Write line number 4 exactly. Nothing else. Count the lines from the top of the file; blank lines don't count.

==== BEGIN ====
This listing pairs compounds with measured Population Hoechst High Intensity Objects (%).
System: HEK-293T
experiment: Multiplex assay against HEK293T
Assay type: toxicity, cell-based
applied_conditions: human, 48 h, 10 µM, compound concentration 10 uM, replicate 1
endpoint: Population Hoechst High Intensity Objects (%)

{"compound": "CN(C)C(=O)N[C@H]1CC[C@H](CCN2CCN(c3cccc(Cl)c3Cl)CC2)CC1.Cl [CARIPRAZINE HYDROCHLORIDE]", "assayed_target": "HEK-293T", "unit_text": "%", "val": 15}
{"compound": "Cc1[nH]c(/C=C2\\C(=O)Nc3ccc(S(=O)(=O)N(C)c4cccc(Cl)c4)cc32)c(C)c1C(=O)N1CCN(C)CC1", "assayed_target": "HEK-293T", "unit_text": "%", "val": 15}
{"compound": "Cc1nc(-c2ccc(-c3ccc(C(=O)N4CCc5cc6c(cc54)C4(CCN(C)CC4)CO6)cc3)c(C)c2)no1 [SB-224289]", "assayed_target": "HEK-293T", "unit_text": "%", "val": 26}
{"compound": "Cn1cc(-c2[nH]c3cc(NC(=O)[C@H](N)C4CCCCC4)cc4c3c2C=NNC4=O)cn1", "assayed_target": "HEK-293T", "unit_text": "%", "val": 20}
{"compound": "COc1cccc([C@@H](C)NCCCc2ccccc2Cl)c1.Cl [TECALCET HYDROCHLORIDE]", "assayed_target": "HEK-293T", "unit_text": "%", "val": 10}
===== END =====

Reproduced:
Assay type: toxicity, cell-based